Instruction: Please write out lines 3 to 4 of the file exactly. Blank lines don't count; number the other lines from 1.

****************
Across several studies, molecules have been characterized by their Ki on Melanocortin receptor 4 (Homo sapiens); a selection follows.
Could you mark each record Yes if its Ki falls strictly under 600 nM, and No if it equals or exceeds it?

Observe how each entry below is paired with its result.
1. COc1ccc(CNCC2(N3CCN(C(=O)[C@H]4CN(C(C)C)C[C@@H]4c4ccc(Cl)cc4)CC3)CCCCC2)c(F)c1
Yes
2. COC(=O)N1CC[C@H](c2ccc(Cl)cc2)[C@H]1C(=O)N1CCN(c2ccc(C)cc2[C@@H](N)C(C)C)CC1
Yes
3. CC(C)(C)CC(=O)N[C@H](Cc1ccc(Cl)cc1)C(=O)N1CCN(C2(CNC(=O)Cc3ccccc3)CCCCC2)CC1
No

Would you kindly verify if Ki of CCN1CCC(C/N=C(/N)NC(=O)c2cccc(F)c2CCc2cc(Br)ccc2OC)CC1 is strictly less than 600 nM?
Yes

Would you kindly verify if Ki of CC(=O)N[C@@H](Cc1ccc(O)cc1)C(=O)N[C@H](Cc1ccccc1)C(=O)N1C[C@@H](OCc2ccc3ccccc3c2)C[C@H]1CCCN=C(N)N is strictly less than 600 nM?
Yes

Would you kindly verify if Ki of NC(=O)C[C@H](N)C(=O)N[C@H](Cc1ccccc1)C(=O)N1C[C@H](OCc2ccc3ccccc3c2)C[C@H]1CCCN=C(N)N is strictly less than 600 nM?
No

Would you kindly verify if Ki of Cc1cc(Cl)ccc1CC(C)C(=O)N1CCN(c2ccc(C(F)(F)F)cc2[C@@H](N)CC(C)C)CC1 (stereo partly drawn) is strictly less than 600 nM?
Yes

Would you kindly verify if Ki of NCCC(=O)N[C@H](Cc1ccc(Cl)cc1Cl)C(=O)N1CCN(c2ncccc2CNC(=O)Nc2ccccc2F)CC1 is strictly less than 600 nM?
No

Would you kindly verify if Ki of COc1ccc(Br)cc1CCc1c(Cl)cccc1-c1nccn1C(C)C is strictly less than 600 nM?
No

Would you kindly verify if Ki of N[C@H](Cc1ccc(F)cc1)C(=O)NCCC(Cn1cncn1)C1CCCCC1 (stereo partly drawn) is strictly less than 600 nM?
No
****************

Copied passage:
Observe how each entry below is paired with its result.
1. COc1ccc(CNCC2(N3CCN(C(=O)[C@H]4CN(C(C)C)C[C@@H]4c4ccc(Cl)cc4)CC3)CCCCC2)c(F)c1